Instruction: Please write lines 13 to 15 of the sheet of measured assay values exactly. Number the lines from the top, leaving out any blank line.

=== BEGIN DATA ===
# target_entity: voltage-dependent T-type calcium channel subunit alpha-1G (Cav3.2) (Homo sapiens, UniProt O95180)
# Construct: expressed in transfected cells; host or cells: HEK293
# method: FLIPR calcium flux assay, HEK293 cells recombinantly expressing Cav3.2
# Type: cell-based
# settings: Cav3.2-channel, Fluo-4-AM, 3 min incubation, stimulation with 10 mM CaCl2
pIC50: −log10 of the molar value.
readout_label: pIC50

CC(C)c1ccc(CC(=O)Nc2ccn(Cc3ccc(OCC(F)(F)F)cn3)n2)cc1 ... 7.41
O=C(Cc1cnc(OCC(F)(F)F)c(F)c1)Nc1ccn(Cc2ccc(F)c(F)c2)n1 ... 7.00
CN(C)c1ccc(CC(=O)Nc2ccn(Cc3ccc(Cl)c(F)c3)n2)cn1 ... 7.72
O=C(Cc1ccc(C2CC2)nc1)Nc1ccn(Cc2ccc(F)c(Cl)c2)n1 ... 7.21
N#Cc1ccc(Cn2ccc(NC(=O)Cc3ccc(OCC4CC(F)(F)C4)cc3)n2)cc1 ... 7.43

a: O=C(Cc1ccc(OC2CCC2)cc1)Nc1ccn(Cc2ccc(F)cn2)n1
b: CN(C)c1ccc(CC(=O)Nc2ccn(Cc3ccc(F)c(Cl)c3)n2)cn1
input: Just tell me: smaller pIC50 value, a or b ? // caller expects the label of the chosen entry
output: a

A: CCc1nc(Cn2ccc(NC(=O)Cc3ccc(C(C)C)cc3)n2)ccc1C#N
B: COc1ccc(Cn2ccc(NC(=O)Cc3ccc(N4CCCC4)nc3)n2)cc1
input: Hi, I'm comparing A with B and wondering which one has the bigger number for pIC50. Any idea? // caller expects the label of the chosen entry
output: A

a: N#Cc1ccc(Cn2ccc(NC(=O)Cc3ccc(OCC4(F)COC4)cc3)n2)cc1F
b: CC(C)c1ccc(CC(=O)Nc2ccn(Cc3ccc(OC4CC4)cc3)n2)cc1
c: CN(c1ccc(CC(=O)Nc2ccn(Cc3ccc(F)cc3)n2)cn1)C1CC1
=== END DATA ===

a: O=C(Cc1ccc(OC2CCC2)cc1)Nc1ccn(Cc2ccc(F)cn2)n1
b: CN(C)c1ccc(CC(=O)Nc2ccn(Cc3ccc(F)c(Cl)c3)n2)cn1
input: Just tell me: smaller pIC50 value, a or b ? // caller expects the label of the chosen entry